by Cory Favalora, ABA Therapist – Northeast Arc’s Autism ABA Services

Working with adults with autism and other intellectual disabilities (ID) sometimes can be challenging but yet an extremely rewarding opportunity for those in the field of human services. Amongst this population, children are a consistent and primary focus of agencies and individual providers, who find the chance to still shape behavior at a younger age encouraging. This often leaves adults with disabilities at a disadvantage, and agencies who provide services for adults are typically short-staffed in this area of work. Setting the standard perceptions aside, supporting adults can be an equally rewarding experience when compared to their younger counterparts. There are a variety of benefits to working with an older population that some may wish to consider when entering into the field yet may not be readily recognizable from an outside perspective.

Do you like movies, books, video games, music, and pop culture? Most people do, and this includes our adults. Some providers find so much success because they are able to share their personal interests with older individuals within the population. This, in turn, provides the adults we work with a great chance to practice appropriate socialization skills that could better prepare them for employment, being in the community, or even life in their home. Some examples of this type of support may be as a one-to-one companion for an individual who simply does not have as much community access as they want, or as residential services staff, where being able to set up fun and safe activities allows you to express your creativity to a great group of people. While socialization is great, the adults we serve may also require assistance for more practical skills such as cooking, cleaning, travel, money management, and gaining or maintaining employment. Many times, these are skills which we, as employees, may have and excel at, but might not realize can be useful as a teaching opportunity for others.

Some roles may even provide an opportunity to do a mixture of activities, both practical and social. Imagine as part of your companionship work you have an individual who you can take to the gym and then go grocery shopping. You blast some of your favorite tunes on the way to the gym, while also working on travel safety by identifying landmarks and streets within the neighborhood. At the gym, doing laps around the track, not only are you both getting a work out, but together you are helping the participant by discussing a new recipe they’d like to try. More music and discussing plans for the new movie opening this weekend on the way to the supermarket, where the meal for tonight, tacos, has been decided. At the supermarket together, you work on money management by staying on budget, and as much as you both want the fancy guacamole, you chose the cheaper option as it fits within the spending plan. Upon returning home you get cracking on some cooking skills, and joke about whose turn it is to cut up the onions. Finally, it’s time to eat, relax, and throw on your favorite TV show.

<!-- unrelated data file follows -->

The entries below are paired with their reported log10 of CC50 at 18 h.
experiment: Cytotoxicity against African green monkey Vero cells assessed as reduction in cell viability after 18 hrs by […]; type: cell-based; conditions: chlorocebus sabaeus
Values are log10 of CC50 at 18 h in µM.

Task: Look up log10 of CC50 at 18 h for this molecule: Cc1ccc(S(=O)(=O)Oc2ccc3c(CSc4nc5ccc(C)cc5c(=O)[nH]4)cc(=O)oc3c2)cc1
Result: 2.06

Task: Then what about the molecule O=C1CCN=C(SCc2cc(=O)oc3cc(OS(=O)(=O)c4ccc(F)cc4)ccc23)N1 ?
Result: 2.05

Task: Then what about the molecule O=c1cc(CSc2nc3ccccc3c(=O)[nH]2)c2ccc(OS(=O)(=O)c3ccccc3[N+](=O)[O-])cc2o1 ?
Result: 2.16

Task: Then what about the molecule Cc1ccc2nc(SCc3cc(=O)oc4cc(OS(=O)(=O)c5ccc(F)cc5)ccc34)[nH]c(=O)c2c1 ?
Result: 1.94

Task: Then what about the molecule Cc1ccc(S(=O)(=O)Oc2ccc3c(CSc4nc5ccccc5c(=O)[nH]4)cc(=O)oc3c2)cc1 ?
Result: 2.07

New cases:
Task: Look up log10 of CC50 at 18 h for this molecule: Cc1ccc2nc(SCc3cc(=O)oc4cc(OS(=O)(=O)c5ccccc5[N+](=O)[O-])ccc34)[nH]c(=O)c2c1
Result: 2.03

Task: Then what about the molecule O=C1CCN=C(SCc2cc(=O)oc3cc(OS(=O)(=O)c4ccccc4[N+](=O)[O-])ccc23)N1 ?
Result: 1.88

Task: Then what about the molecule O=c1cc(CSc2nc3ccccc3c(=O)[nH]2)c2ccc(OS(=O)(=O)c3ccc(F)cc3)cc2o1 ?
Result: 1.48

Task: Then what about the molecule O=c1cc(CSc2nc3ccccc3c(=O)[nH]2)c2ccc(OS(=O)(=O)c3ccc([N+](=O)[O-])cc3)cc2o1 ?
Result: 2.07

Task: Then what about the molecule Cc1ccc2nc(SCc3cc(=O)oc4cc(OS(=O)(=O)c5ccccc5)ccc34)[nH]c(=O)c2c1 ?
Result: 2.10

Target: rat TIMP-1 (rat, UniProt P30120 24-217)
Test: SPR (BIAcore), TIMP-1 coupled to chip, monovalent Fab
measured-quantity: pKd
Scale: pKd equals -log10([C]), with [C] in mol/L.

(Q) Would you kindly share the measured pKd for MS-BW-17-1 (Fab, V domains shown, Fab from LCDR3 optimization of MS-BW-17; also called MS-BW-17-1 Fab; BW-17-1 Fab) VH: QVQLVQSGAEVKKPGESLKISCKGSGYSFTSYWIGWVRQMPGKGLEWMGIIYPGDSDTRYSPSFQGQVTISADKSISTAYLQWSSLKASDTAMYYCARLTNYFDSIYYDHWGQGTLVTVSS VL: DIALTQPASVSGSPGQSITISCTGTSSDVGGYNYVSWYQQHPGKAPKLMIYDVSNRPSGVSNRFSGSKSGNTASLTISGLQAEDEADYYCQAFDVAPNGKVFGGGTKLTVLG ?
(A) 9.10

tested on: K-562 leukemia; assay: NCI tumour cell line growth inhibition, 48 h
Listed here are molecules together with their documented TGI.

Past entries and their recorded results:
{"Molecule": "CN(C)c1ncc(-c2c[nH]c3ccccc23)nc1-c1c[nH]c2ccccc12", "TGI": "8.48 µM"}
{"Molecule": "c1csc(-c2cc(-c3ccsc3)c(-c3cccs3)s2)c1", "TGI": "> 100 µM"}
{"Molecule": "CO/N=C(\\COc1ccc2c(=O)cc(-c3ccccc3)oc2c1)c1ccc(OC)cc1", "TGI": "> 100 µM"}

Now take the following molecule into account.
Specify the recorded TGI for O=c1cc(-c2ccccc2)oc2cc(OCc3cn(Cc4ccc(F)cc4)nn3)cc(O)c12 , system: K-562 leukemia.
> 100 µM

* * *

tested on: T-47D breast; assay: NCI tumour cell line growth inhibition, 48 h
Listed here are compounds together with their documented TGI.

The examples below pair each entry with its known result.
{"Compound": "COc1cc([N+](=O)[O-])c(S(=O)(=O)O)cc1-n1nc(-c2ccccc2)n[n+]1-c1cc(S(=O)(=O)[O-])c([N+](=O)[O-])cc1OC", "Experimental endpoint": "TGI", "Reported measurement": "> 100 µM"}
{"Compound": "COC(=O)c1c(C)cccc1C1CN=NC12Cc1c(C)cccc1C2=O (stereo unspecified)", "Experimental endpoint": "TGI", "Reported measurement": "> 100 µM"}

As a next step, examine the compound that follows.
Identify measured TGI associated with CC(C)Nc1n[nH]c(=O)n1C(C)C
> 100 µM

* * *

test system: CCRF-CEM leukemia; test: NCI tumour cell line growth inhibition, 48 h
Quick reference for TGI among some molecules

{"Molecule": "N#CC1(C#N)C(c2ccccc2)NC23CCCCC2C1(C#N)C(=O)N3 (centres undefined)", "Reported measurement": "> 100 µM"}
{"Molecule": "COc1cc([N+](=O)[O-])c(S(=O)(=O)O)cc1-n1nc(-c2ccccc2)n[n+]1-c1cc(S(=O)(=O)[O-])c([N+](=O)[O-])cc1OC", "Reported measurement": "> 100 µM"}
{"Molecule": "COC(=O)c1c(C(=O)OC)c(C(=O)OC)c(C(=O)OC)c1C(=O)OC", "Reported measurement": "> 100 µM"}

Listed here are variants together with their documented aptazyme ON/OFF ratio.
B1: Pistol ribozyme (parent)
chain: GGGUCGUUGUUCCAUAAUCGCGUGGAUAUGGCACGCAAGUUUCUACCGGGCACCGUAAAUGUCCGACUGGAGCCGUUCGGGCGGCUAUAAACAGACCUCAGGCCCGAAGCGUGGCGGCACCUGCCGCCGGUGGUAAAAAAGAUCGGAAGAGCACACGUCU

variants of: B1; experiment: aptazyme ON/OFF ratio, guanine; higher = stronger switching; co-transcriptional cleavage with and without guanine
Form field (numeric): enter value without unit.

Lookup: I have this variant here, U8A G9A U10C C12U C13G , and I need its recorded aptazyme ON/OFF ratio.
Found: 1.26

The great thing about the scenario just described is: One, that’s an actual job. You, as an employee, can do all of those things. Seems like a fun little Saturday afternoon with some simple errands thrown in, except you can get paid for it! Two, you provided a great service for a person who is incredibly appreciative of your time and effort and will use those valuable skills to increase their own well-being and happiness. So many young adults, from teens just getting out of high school, to adults, and everywhere in between, require the type of great support that we as providers can give. The best part is that this can be accomplished in dozens of different ways, from job coaching, residential staff, day program staff, and as an independent provider. Part time, full time, anytime is a great time to see what your skills can do to help a person with a disability, and hey, you will have fun along the way too!

To learn more about Northeast Arc’s Autism ABA Services, click here.